The ruggedized healthcare targeted slate is built on a 1.86 GHz Intel Atom CPU, 1GB of RAM, an 80GB SSD, a 10.4-inch 1024 x 768 resolution LCD display, and 802.11a/b/g/n which is very similar to current netbooks. Available in January of 2009 for $2,999. While the price is steep its ruggedness typical with most Toughbooks will ensure you aren’t replacing it anytime soon. The video below give a good overview of features and options specific to a healthcare enviornment and you will probably get a laugh at the actors trying to recreate an actual clinical environment which in my experience requires much more chaos… The wireless features are pretty valuable for mobile professionals who require seamless access between WiFi networks and cellular data networks.
* Genuine Windows Vista® Business with Service Pack 1 (with Windows XP Tablet downgrade option)
* Intel® Atom™ processor (1.86GHz) Z540 with 533MHz FSB, 512KB L2 cache
* 1GB standard RAM configuration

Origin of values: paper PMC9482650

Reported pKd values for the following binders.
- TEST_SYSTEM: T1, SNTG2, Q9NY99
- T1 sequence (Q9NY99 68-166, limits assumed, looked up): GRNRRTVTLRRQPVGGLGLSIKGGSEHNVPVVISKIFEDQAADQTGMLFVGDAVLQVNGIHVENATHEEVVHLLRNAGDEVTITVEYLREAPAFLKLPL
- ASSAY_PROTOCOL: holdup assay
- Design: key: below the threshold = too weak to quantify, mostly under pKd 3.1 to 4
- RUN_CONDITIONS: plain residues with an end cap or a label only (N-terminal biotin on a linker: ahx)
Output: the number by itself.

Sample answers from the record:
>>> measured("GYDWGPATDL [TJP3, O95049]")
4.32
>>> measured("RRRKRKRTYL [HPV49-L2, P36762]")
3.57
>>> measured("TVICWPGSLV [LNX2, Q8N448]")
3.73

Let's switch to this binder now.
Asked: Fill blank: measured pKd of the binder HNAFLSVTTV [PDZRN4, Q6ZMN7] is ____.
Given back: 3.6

* 80 GB 1.8-inch shock mounted hard drive
* 10.4” XGA sunlight viewable 500 NIT Dual Touch LCD screen (1024 x 768 resolution), InPlay Technologies digitizer
* Anti-reflective screen treatment
* Integrated 2.0 megapixel auto-focus camera with dual LED lights
* Fingerprint scanner
* Contactless smartcard reader
* RFID reader
* Fully rugged
o MIL-STD-810F and IP54 compliant
o 3 foot drop approved
o Magnesium alloy chassis
o Sealed all-weather design
o Rain-, spill-, dust- and vibration-resistant
* Intel® WiFi Link 5100 802.11a/b/g/draft-n
* Bluetooth® v2.0 + EDR
* Integrated docking connector
* Integrated options:
o Optional integrated WWAN / Gobi™-enabled mobile broadband (EV-DO and HSPA)
o Global position system (GPS) receiver
o 2D barcode reader (also reads 1D barcodes)
* 6 hour battery life
* Twin Hot-swappable batteries
* 3.4 lbs (with batteries)
* 10.4” (W) x 10.6” (H) x 1.3” – 2.3” (D)